Of cats and bicycles

We tested 12 epilepsy patients between 24 and 53 years of age. All had electrodes place directly within the brain tissue of their hippocampus and neocortex as part of the treatment for their epilepsy. During the experiment, patients learned associations between different stimuli (such as words, sounds and videos), and later recalled these associations. For example, a patient may be shown the word “cat” followed by a video of a bike cycling down a street.

The patient would then try and create a vivid link between the two (perhaps the cat riding the bike) to help them remember the association between the two items. Later, they would be presented with one of the items and asked to recall the other. The researchers then examined how the hippocampus interacted with the neocortex when the patients were learning and recalling these associations.

During learning, neural activity in the neocortex desynchronised and then, around 150 milliseconds later, neural activity in the hippocampus synchronised. Seemingly, information about the sensory details of the stimuli was first being processed by the neocortex, before being passed to the hippocampus to be glued together.

How Memories Are Formed And Retrieved By The Brain
We found that the hippocampus and neocortex work closely together when forming and retrieving memories. Orawan Pattarawimonchai/ Shutterstock

Fascinatingly, this pattern reversed during retrieval – neural activity in the hippocampus first synchronised and then, around 250 milliseconds later, neural activity in the neocortex desynchronised. This time, it appeared that the hippocampus first recalled a gist of the memory and then began to ask the neocortex for the specifics.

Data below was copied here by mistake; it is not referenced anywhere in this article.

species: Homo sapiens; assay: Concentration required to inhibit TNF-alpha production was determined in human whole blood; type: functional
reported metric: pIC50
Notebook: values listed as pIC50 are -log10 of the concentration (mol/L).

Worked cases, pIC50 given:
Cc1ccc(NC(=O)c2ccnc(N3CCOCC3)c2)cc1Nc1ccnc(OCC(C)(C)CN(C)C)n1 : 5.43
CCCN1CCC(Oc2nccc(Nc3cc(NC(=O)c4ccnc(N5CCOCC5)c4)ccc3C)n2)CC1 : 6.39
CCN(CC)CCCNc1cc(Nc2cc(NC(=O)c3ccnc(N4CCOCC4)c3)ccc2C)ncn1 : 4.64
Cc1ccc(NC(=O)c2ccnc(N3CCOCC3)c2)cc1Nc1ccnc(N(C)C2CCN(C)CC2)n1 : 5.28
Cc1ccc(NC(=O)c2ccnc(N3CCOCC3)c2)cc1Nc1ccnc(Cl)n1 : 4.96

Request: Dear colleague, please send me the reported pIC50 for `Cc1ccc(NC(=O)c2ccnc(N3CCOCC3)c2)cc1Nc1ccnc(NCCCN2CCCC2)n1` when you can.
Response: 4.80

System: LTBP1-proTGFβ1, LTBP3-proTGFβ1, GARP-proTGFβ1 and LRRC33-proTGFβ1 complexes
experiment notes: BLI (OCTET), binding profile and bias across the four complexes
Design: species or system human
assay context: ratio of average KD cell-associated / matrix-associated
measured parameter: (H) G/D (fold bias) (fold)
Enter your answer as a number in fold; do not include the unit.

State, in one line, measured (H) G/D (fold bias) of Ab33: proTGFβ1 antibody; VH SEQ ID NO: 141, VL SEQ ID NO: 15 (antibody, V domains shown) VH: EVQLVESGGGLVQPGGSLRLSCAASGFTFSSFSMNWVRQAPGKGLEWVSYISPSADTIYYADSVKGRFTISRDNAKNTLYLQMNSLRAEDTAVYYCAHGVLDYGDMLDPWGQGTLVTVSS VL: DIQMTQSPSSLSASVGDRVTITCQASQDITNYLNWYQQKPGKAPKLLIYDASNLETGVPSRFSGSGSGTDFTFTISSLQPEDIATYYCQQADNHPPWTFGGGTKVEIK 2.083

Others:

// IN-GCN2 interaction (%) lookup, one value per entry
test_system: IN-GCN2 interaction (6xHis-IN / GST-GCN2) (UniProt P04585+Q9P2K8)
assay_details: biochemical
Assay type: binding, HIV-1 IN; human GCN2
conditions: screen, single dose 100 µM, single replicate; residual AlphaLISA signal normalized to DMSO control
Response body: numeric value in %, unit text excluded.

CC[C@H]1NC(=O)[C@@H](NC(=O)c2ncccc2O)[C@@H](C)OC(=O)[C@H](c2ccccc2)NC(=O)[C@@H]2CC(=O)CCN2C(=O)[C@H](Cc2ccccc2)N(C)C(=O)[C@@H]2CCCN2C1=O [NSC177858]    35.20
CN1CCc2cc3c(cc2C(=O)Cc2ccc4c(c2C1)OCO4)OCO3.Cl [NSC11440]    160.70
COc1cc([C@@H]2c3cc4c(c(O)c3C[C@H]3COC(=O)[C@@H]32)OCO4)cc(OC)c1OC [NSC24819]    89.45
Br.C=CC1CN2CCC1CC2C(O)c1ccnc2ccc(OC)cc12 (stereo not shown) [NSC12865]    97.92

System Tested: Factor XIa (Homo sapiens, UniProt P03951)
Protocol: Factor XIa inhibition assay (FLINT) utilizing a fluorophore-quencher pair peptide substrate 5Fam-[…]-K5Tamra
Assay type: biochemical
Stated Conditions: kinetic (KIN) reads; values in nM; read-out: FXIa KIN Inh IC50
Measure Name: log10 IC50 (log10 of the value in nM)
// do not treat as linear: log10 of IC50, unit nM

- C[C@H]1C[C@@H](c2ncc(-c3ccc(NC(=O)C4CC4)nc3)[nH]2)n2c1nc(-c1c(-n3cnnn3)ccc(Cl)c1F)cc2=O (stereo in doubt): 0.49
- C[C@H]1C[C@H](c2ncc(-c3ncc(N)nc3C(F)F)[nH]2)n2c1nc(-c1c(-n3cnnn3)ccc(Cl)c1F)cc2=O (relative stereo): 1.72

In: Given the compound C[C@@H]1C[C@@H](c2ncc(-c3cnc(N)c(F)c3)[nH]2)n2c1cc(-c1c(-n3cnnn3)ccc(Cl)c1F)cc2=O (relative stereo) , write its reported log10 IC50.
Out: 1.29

Our findings support a recent theory which suggests that a desynchronised neocortex and synchronised hippocampus need to interact to form and recall memories.

While brain stimulation has become a promising method for boosting our cognitive facilities, it has proved difficult to stimulate the hippocampus to improve long-term memory. The key problem has been that the hippocampus is located deep within the brain and is difficult to reach with brain stimulation that is applied from the scalp. But the findings from this study present a new possibility. By stimulating the regions in the neocortex that communicate with the hippocampus, perhaps the hippocampus can be indirectly pushed to create new memories or recall old ones.

Understanding more about the way the hippocampus and neocortex work together when forming and recalling memories could be important for further developing new technologies that could help improve memory for those suffering from cognitive impairments such as dementia, as well as boosting memory in the population at large.The Conversation

About the Authors

Benjamin J. Griffiths, Doctoral Researcher, University of Birmingham and Simon Hanslmayr, , University of Birmingham

This article is republished from The Conversation under a Creative Commons license. Read the original article.